Hawkesbury pollution


Hawkesbury pollution

By Marina Carman

SYDNEY — A 25 km stretch of the Hawkesbury-Nepean river in Sydney's north-west is infested with a noxious weed, which is capable of killing fish and plant life, and even threatening human life.

The water hyacinth can double in size every five days and with a weight of 400 tonnes per hectare, any major movement could threaten bridges along the river. Build-up of the weed in narrow sections could cause flooding to areas not normally affected, create unsafe swimming areas and harbours for mosquitoes, which carry many serious diseases.

The Environmental Protection Authority has been aware of the situation since April last year, when it issued a licence to the local council to use herbicides in a bid to solve the problem. The EPA claims that the situation is "in control".

However, with seven Water Board sewage outfalls flowing into the river, the situation has worsened since April to the extent that it is likely to plague the river for up to 20 years.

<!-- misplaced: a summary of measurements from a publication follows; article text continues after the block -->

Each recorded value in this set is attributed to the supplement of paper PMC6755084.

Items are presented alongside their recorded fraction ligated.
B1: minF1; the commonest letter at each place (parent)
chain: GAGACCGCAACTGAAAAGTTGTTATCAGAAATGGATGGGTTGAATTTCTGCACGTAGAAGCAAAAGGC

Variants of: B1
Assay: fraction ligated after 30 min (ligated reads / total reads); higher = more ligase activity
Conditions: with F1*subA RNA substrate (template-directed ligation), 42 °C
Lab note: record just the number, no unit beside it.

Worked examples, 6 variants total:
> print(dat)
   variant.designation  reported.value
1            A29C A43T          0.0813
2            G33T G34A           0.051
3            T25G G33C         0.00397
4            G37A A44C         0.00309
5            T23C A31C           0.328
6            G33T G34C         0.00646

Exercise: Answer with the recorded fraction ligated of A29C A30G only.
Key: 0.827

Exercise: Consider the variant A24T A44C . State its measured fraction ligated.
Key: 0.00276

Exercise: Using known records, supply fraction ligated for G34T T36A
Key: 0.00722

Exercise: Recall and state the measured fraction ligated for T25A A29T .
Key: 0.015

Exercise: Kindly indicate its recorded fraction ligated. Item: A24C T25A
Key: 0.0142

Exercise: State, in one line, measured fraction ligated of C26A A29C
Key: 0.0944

If you like our work, become a supporter

Green Left is a vital social-change project and aims to make all content available online, without paywalls. With no corporate sponsors or advertising, we rely on support and donations from readers like you.

For just $5 per month get the Green Left digital edition in your inbox each week. For $10 per month get the above and the print edition delivered to your door. You can also add a donation to your support by choosing the solidarity option of $20 per month.

Freecall now on 1800 634 206 or follow the support link below to make a secure supporter payment or donation online.